Endless Ideas BeBook review
The BeBook is slightly larger than Sony's Reader, which is our favourite eBook reader to date.
It has a cheap-looking black leather case, which is almost as heavy as the unit itself. This is a shame, as the BeBook is actually slightly lighter than the Reader. The BeBook is made of attractive graphite-grey plastic. It has simple page-turning controls on the left, and number buttons and menu keys below the screen.
The number keys, which provide short cuts to numbered menu items, double as function keys for things such as zooming and bookmarking. Unfortunately, the page-turning buttons are located just too high on the left-hand side. This makes them hard to reach with your left thumb while holding the reader in that hand. You end up having to use your right hand to reach over the screen to change the page. The battery is claimed to last for 7,000 page turns, roughly equivalent to the Reader's.
The BeBook takes around 10 seconds to boot up (the Reader starts up in an instant), and its menu and page-turning controls react sluggishly to inputs. However, it does have a keyboard lock function to save you from having to turn it off completely. The screens on all the eBook readers we've seen are identical, and are made by the same company. It's easy to read under any light, although it can't be read in the dark, and has superb viewing angles and impressive contrast.
What's unique about the BeBook is its support for multiple fonts and character sets. You can change the font of any text-format book while you're reading it, and change the character set of the menu system, too. TrueType fonts can be imported using the SD memory card slot, and the ability to read books in Chinese, Japanese or Russian may be useful.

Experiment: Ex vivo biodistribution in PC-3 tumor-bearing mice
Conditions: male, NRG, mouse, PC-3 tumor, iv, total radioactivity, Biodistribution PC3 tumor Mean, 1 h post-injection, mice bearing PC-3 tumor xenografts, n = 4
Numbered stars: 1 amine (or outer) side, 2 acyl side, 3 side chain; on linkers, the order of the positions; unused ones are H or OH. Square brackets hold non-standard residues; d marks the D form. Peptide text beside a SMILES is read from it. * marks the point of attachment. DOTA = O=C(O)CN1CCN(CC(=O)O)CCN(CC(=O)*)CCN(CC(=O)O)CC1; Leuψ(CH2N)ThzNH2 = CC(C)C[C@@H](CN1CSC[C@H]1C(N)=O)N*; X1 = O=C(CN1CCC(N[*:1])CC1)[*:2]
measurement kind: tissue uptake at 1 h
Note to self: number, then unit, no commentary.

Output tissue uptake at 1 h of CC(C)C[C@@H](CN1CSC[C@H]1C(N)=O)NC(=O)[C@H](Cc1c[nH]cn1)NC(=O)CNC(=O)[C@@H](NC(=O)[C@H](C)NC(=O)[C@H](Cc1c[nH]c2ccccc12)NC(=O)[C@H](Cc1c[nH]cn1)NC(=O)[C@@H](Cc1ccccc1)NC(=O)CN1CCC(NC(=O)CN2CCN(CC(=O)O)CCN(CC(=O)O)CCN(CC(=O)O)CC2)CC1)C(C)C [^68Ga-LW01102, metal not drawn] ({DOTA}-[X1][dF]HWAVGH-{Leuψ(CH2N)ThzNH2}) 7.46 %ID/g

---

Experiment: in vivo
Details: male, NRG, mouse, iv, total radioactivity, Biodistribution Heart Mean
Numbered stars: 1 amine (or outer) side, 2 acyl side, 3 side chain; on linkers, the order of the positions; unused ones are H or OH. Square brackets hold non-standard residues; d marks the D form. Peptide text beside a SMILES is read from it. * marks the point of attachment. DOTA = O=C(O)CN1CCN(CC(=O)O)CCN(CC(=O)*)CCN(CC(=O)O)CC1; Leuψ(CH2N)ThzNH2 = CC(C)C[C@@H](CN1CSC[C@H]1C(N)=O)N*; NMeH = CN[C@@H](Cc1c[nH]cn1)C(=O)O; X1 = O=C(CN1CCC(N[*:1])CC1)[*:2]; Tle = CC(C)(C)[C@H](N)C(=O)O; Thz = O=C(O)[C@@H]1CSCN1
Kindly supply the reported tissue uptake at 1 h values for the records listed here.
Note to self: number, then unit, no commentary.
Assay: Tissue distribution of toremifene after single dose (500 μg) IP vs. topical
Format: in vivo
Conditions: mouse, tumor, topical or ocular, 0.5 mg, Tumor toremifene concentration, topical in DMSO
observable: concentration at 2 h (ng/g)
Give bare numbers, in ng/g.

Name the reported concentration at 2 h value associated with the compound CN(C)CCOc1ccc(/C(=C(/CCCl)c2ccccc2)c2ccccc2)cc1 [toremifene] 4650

It supports a few more document types than the Reader, such as PowerPoint, Microsoft Reader and DjVu, which is an alternative to PDF. It also supports the FB2 eBook format, most commonly used in Eastern Europe. If you have a collection of eBooks in one of these less common formats, you won't need to convert them for the BeBook. However, this support is not without its flaws. Some DjVu files and large image files couldn't be loaded, and some Word documents struggled with formatting.
With 512MB of memory, which is more than double that of the Reader, the BeBook looks to be a good deal. However, unless you need the multilanguage support or you have a large collection of eBooks in an obscure file format, its less intuitive controls and slower boot time make the Reader a better - and cheaper - choice.